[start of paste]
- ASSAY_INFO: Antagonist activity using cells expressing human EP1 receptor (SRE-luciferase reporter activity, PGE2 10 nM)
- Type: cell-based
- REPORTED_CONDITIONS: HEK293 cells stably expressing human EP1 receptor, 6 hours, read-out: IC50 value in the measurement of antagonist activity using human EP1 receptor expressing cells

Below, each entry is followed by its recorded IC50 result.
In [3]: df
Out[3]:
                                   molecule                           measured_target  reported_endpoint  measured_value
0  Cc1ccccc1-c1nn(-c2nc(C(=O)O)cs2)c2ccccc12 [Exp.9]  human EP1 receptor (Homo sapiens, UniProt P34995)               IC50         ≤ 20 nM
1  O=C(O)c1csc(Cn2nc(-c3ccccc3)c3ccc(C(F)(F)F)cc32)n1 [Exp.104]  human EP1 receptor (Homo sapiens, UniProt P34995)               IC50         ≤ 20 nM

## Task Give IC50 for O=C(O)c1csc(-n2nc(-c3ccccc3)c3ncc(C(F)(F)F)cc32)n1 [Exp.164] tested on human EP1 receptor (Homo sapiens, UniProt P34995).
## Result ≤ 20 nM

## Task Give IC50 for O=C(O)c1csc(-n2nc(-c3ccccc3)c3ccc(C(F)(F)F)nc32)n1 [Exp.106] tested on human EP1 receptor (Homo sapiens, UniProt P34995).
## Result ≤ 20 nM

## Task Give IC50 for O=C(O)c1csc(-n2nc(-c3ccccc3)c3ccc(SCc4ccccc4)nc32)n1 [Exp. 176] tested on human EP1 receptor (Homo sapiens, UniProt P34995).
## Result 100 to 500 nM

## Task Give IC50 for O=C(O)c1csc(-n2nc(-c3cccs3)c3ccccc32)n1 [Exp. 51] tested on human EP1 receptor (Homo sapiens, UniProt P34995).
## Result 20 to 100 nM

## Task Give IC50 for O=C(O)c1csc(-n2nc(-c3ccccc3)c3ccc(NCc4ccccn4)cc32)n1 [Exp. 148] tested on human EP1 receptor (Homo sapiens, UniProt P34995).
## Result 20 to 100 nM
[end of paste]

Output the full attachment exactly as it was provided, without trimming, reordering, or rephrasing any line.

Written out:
- ASSAY_INFO: Antagonist activity using cells expressing human EP1 receptor (SRE-luciferase reporter activity, PGE2 10 nM)
- Type: cell-based
- REPORTED_CONDITIONS: HEK293 cells stably expressing human EP1 receptor, 6 hours, read-out: IC50 value in the measurement of antagonist activity using human EP1 receptor expressing cells

Below, each entry is followed by its recorded IC50 result.
In [3]: df
Out[3]:
                                   molecule                           measured_target  reported_endpoint  measured_value
0  Cc1ccccc1-c1nn(-c2nc(C(=O)O)cs2)c2ccccc12 [Exp.9]  human EP1 receptor (Homo sapiens, UniProt P34995)               IC50         ≤ 20 nM
1  O=C(O)c1csc(Cn2nc(-c3ccccc3)c3ccc(C(F)(F)F)cc32)n1 [Exp.104]  human EP1 receptor (Homo sapiens, UniProt P34995)               IC50         ≤ 20 nM

## Task Give IC50 for O=C(O)c1csc(-n2nc(-c3ccccc3)c3ncc(C(F)(F)F)cc32)n1 [Exp.164] tested on human EP1 receptor (Homo sapiens, UniProt P34995).
## Result ≤ 20 nM

## Task Give IC50 for O=C(O)c1csc(-n2nc(-c3ccccc3)c3ccc(C(F)(F)F)nc32)n1 [Exp.106] tested on human EP1 receptor (Homo sapiens, UniProt P34995).
## Result ≤ 20 nM

## Task Give IC50 for O=C(O)c1csc(-n2nc(-c3ccccc3)c3ccc(SCc4ccccc4)nc32)n1 [Exp. 176] tested on human EP1 receptor (Homo sapiens, UniProt P34995).
## Result 100 to 500 nM

## Task Give IC50 for O=C(O)c1csc(-n2nc(-c3cccs3)c3ccccc32)n1 [Exp. 51] tested on human EP1 receptor (Homo sapiens, UniProt P34995).
## Result 20 to 100 nM

## Task Give IC50 for O=C(O)c1csc(-n2nc(-c3ccccc3)c3ccc(NCc4ccccn4)cc32)n1 [Exp. 148] tested on human EP1 receptor (Homo sapiens, UniProt P34995).
## Result 20 to 100 nM